- Special Reports
- Maps & Data
- 2015 In Review
- Dear Abby
- Games & Puzzles
- Events & Exhibits
- Food & Drink
- Arts & Music
- Movies & TV
Stonington — With 60 percent of homes and businesses here without power as of noon and temperatures expected to dip into the single digits tonight, the town expects to open the emergency shelter at the high school early this afternoon.
Officials at the emergency operations center said this morning that before they can open the center, they have to clear snow from the high school parking lot and then transport Red Cross volunteers to the high school.
With roads still closed, residents who need shelter will be able to call the center at 860- 599-7583 or 599-7584 and police officers in SUVs will bring them to the shelter.
Because of this, First Selectman Ed Haberek encouraged residents without power to first seek out friends and relatives with power before calling for a ride to the shelter.
Numerous downed trees and wires have made roads across town impassable including major thoroughfares such as North Main and North Water streets south of Route 1, Jerry Browne Road at Mistuxet Avenue and River Road at Rivercrest Drive.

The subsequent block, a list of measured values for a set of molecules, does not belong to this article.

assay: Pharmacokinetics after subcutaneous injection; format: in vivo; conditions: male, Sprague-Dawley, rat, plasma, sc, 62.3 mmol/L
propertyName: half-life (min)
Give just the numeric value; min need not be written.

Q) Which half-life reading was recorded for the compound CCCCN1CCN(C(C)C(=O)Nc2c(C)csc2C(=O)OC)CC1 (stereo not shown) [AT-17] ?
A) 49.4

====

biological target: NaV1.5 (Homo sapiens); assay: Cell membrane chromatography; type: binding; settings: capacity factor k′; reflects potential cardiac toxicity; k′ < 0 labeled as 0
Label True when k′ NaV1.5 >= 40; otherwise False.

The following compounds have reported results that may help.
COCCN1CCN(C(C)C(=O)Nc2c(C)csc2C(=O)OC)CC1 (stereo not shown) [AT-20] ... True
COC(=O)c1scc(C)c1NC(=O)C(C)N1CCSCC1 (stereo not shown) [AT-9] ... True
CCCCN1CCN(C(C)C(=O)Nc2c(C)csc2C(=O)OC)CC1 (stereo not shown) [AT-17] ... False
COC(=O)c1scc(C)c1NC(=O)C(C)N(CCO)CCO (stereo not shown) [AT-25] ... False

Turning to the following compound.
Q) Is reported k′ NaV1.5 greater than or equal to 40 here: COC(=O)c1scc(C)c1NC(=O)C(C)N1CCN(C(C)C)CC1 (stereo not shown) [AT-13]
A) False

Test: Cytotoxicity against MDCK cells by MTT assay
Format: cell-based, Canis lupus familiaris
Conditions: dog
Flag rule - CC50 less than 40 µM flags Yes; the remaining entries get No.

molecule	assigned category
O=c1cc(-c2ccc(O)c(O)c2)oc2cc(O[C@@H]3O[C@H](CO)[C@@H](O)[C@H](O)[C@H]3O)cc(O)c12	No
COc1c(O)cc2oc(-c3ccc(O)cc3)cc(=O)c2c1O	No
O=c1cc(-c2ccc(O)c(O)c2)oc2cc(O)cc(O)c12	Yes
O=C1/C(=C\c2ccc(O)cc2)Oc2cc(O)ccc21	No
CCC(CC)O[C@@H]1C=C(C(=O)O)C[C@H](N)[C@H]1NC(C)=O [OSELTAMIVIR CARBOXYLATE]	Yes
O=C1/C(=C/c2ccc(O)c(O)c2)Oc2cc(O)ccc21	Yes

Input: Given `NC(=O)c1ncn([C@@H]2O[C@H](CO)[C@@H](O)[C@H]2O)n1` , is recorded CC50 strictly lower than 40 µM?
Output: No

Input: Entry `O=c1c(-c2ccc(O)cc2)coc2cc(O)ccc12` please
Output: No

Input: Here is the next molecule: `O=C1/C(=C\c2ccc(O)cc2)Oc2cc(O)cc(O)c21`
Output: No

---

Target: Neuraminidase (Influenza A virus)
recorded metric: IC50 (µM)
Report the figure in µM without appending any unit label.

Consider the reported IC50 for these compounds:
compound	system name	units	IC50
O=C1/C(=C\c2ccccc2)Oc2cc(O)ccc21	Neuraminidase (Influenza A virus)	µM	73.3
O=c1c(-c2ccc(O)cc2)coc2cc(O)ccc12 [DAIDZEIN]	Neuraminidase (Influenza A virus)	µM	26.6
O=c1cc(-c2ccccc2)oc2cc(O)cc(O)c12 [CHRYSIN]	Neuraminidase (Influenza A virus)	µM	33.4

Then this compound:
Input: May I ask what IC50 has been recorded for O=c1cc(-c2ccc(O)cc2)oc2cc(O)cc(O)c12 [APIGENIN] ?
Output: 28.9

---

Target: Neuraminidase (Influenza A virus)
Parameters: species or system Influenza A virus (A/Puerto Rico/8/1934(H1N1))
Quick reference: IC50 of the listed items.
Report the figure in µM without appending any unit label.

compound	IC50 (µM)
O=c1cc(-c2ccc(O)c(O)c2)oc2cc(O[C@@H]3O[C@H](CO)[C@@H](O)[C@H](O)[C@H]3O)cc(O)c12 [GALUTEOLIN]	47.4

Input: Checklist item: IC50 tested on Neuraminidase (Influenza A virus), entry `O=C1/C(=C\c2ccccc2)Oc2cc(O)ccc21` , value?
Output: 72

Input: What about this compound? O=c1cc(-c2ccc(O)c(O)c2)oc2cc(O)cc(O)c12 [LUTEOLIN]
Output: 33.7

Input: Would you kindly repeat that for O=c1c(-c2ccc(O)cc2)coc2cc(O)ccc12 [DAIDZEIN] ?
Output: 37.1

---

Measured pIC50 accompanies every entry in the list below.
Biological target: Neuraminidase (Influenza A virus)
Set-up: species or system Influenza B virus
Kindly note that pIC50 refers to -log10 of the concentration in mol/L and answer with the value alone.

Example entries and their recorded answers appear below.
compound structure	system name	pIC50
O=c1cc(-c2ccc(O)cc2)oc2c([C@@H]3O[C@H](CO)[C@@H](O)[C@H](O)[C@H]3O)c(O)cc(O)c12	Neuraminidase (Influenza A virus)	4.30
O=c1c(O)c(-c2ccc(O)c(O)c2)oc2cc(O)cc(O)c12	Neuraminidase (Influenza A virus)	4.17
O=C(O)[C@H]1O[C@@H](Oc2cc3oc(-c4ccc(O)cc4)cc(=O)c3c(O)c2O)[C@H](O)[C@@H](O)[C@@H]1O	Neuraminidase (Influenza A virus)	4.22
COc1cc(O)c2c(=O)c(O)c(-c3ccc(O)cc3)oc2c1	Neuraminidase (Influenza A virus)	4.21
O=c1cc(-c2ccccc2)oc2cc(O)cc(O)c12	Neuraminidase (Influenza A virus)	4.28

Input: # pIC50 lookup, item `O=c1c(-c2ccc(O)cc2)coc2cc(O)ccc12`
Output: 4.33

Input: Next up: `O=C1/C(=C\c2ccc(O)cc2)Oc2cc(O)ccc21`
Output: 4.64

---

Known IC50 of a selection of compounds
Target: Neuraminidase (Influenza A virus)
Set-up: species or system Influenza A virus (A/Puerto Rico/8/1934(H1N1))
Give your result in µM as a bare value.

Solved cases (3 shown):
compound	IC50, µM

In all there are 110 reports of downed trees and wires and 25 blown transformers.
Police captain Jerry Desmond said that during the night calls reporting power outages and downed trees and wires flooded the police department communications center.
“Our dispatchers did a great job handling them,” he said.
Haberek said a large number of CL & P crews are currently working to repair a major substation and power line that feeds the town.
In addition, he said wires are down and covered by snow, some in wooded areas. In those areas he said it may be days before customers in those areas have power restored. He said CL & P should have restoration estimate available later today.
“This is like Hurricane Sandy with a super snowstorm,” he said.
After the October hurricane 95 percent of the town was without power and it took almost a week to restore the entire town.
Police Chief J. Darren Stewart said residents need to be aware of the fact that where they are shoveling of children playing there could be downed power lines covered in snow.
“The best thing people can do is to hunker down for a few days and enjoy your company,” he said.
While the roads here are technically closed, a large number of plowing contractors were out this morning clearing driveways and parking lots. Route 1 was passable this morning with four-wheel drive.
During the night, Stewart said police cruisers were unable to get through the heavy snow so police had to make use of three sport utility vehicles and the animal control truck to respond to calls. On medical calls, high department plows cleared the way for ambulances and police.
Stewart said a Pawcatuck woman who twisted her knee, fell in the snow and could not get up was then struck by a falling tree limb. She escaped serious injury.
Emergency Preparedness Director George Brennan cautioned people with direct vent furnaces to make sure they clear snow from the vents.